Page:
Everybody in the industry knows that we are not building enough homes and most commentators will accept that this is for a myriad of reasons: from mortgage availability to actual capacity in the industry. Many will state that the Planning system is at least partly at fault for not approving sufficient building plots in the right locations.
|A current greenfield scheme in Aslockton Notts.|
|A recent scheme in Melbourne Derbyshire|
Within the planning profession there is considerable confusion on how you measure housing land supply availability. Published articles (e.g.research by Indigo Planning in 19th June edition of "Planning") considered that many Councils in South-East England seriously over estimated their 5 year land supply position. This was put down to differing interpretations from the "National Planning Practice Guidance" (NPPG) on whether the "Liverpool" or "Sedgefield" methods were appropriate and equally whether a 5% or 20% buffer for previous under-delivery was correct.
Essentially the "Liverpool" method states that any housing shortfall should be evened out over the whole of the remaining Plan period, typically 15 years; while "Sedgefield" says the shortfall must be resolved in the next five years. The latter is much more in the spirit of the National Planning Policy Framework (NPPF): "To boost significantly the supply of housing" as encouraged in para. 47.
However, for me the reality is much more invidious, as there is a third method. I call it the "housing trajectory" one.
Take two Core Strategies recently adopted in West Northants and Rushcliffe, Notts in December 2014. In the former the approved housing trajectory in Daventry District proposes sites for only 400 homes in 2014/5, but by 2019/20 this rises to 1020 plots. Meanwhile in Rushcliffe the figure for 2015/16 is only 408, but for the five years 2018 to 2023 exceeds 1000 for each year. This helps your current 5 year land supply evaluation considerably as there is a much lower target now! The actual demand calculations are based upon the same requirement each year, but the supply is varied by being back loaded in these areas.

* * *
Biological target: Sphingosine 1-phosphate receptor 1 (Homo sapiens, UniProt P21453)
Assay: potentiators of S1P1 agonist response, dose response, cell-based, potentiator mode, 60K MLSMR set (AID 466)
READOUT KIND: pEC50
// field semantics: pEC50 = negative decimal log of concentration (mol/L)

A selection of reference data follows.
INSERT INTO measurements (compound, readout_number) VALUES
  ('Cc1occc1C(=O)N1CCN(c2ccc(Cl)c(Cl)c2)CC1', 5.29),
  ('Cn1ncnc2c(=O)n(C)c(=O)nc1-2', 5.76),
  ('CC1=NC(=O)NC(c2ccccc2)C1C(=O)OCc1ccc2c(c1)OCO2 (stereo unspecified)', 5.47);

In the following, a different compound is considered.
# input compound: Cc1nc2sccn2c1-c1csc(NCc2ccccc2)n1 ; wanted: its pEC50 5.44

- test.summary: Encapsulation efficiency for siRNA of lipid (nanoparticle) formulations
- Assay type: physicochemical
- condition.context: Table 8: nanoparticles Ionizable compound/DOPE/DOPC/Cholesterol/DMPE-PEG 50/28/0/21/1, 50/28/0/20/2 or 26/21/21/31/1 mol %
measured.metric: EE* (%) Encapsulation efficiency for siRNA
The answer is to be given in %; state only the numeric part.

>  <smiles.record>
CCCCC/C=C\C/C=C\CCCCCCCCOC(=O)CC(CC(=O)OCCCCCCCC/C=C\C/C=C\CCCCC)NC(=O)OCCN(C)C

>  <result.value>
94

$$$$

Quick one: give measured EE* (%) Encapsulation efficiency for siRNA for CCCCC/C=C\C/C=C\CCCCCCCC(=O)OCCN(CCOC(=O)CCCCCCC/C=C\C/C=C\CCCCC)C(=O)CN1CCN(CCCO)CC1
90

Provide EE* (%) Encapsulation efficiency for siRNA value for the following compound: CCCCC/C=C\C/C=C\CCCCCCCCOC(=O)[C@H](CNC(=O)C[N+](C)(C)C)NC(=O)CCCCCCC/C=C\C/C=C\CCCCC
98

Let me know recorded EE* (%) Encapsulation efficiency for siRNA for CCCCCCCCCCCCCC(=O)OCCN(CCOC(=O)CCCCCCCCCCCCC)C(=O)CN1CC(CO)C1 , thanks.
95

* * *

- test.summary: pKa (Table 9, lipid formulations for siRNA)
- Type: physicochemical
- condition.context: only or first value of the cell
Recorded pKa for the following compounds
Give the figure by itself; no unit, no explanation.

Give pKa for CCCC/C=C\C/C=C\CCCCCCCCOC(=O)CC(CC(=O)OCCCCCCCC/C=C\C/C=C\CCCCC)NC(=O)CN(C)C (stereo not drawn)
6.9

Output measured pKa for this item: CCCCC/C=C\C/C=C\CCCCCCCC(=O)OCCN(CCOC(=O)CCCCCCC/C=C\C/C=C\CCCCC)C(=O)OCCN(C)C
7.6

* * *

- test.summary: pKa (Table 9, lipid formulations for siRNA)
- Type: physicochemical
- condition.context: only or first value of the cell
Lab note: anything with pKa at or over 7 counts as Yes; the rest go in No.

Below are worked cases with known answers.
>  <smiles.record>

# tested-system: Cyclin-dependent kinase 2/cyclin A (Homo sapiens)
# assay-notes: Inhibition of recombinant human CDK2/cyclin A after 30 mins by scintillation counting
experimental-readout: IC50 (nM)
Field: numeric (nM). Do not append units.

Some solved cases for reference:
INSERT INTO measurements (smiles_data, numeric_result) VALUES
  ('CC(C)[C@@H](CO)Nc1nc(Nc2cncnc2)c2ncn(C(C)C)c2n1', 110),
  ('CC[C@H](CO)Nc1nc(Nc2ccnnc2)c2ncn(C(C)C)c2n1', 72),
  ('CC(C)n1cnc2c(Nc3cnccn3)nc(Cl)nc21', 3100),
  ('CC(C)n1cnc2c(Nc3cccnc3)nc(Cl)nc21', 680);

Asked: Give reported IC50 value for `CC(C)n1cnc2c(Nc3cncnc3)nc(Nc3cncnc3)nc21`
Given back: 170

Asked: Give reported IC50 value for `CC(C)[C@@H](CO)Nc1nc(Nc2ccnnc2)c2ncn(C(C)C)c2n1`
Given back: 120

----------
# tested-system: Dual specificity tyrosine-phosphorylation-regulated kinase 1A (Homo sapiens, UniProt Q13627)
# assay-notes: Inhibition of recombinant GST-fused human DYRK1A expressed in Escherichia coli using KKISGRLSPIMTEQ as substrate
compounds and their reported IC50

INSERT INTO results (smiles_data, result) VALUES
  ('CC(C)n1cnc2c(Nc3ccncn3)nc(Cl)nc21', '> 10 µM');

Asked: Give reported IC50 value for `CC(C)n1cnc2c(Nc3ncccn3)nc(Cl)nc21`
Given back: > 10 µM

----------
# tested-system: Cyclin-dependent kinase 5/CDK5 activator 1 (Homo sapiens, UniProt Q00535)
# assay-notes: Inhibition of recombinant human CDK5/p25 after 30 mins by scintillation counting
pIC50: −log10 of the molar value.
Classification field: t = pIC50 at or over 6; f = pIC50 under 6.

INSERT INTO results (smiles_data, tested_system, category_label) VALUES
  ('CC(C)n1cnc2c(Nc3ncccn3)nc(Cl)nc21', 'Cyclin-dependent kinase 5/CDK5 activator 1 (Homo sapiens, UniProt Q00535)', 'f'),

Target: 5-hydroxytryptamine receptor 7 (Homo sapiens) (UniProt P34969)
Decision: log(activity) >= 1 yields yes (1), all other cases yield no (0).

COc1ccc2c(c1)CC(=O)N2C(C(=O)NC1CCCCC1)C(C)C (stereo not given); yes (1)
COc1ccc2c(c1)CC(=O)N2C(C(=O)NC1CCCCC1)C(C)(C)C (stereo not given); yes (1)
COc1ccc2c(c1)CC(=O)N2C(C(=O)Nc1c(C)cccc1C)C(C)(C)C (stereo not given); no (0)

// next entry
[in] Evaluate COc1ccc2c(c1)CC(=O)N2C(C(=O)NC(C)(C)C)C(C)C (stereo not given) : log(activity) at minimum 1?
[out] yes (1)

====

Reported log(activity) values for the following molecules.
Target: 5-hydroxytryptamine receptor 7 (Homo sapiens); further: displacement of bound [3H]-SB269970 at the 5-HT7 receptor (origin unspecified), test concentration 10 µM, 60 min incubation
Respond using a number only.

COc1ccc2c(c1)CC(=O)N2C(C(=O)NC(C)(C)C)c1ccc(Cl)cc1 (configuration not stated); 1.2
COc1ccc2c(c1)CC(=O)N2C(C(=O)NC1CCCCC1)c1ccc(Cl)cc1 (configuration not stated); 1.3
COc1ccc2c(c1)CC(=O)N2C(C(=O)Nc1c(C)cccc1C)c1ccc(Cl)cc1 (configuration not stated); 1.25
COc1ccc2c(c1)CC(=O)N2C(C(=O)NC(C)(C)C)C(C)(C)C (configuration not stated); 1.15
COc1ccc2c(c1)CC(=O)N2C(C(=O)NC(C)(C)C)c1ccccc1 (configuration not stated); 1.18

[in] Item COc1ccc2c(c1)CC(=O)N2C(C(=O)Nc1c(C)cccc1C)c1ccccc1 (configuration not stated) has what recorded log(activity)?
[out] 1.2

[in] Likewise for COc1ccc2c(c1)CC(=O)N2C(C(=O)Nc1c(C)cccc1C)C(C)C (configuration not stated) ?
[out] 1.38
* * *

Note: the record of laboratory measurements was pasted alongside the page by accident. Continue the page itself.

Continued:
This back loading may be for perfectly legitimate reasons; most notably the desire to create large urban extensions; but let us not kid ourselves that in the interim we are attempting "to boost significantly the supply of housing." We are doing the opposite.
The issues involved in the supply of housing are much more complex than arguing over how to measure the supply of land. However, it would certainly help if the NPPG could provide a clearer steer on what I would say are the three, not two, methods of housing supply calculation: "Liverpool", "Sedgefield" and "Housing Trajectory". And it would also help avoid substantial repetitive debate at many planning appeals.